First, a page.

The District’s event on Saturday, June 12th, was coordinated in collaboration with the MCBC, the same group that organized the August 2016 workshop and the same paid "consultant" who had crafted the "scoring method” used by the District to select MCBC’s biking proposal as the only proposal they would consider—all of which is still being contested in this case.
Prior to the August 2016 public "workshop" about the future design of / permitted uses on the Bob Middagh Trail, the public was led to believe that if they submitted proposals, they would be fairly evaluated in a "competition" with other proposals submitted. However, the record shows that the District failed to consider any proposals submitted other than the one submitted by MCBC.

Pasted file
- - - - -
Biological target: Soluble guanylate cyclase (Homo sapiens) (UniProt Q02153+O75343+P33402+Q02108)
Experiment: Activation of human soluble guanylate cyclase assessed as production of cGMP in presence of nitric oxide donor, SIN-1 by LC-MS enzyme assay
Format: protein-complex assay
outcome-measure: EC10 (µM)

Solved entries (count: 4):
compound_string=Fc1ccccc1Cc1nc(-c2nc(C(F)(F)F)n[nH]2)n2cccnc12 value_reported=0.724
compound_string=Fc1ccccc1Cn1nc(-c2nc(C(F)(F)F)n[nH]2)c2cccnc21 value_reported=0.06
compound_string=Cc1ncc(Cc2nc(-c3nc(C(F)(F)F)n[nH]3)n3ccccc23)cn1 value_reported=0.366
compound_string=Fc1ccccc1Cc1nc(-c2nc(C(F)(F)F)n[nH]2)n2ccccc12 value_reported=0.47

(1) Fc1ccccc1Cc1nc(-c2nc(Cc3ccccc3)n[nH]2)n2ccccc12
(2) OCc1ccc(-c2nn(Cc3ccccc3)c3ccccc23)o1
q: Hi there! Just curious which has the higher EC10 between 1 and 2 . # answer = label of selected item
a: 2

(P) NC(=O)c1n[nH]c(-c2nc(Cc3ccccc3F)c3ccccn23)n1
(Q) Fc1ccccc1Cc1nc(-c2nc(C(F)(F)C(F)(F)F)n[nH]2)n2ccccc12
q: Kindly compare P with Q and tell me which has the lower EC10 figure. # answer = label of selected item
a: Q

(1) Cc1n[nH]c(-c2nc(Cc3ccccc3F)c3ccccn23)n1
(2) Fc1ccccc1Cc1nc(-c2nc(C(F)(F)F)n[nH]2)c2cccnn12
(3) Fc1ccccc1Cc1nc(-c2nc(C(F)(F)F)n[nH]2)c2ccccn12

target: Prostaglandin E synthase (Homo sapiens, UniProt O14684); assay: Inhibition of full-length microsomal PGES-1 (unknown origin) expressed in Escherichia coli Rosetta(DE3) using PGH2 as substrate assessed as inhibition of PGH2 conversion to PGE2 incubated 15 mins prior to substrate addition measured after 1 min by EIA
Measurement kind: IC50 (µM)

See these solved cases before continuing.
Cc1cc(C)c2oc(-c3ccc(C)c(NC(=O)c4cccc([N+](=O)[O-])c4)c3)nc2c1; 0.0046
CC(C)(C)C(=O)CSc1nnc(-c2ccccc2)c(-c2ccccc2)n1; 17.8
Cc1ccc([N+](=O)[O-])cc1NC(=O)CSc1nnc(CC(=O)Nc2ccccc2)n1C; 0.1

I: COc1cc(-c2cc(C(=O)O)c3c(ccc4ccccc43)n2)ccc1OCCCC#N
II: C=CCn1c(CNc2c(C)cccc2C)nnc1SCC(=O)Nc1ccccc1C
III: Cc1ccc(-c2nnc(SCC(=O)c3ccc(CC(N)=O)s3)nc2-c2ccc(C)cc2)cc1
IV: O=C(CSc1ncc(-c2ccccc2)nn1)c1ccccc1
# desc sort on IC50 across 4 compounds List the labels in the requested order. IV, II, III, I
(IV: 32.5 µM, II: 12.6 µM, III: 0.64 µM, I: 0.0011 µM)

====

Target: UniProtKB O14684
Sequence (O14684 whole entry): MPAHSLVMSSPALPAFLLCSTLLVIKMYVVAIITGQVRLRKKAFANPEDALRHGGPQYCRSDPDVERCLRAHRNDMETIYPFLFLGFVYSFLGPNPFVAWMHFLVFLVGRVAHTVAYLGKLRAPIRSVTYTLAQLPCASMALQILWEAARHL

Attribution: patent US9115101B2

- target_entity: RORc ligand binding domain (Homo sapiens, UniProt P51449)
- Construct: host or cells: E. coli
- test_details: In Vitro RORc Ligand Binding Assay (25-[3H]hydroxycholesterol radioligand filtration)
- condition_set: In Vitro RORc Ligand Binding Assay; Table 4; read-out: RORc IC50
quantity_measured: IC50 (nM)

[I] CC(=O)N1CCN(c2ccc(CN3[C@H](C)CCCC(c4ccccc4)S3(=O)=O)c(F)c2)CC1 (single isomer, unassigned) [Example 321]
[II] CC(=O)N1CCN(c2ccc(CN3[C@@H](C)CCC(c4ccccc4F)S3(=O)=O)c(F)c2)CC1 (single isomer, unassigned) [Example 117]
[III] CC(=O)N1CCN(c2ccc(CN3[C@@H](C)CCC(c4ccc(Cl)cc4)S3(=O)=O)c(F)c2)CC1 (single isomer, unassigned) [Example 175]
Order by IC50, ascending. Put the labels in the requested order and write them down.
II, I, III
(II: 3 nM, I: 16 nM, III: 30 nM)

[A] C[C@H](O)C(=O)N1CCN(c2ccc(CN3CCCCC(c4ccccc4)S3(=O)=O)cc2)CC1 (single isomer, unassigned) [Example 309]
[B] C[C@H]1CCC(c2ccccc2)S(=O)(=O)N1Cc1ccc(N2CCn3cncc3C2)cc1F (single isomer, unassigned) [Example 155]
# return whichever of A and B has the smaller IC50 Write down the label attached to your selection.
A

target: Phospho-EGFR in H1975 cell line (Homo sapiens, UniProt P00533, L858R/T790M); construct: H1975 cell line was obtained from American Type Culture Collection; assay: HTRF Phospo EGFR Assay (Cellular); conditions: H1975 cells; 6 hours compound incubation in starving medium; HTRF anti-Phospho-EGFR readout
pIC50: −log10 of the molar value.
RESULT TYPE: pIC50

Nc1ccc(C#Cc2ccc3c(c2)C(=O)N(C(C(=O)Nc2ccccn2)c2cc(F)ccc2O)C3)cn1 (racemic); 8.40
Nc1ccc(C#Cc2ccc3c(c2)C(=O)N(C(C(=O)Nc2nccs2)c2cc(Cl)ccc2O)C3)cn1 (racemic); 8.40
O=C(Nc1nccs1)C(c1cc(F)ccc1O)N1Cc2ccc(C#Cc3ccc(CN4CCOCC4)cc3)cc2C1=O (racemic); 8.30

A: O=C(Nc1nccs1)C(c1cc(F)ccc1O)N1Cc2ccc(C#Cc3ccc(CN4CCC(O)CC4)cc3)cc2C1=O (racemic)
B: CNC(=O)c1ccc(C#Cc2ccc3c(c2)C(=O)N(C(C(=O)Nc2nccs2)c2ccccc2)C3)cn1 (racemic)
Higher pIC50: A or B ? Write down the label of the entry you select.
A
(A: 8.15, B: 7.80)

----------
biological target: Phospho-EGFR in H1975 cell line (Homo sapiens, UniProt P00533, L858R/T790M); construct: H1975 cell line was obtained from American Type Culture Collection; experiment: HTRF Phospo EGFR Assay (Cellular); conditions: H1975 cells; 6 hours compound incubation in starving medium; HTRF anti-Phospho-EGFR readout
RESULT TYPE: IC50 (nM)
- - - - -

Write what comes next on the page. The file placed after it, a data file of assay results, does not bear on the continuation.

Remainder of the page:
4. The District is disrespecting the authority of the Courts
Holding this official trail opening demonstrates the District’s disrespect for the authority of the Court. By opening the Middagh Trail to biking before this case is heard in the Court of Appeal, the District is making a mockery of our legal system. And the danger of that is that once the public sees that unelected agency heads and private advocacy groups can run roughshod over the Court, with impunity, the court system will have a very hard time regaining that respect.
Put simply, once the genie is out of the bottle, it is impossible to put it back in. Once an “official” event such as the one the District just held occurs, biking groups will never give up their perceived ‘right’ to biking on the Middagh Trail in the future, regardless of the Appeal Court's decision or the merits of the case.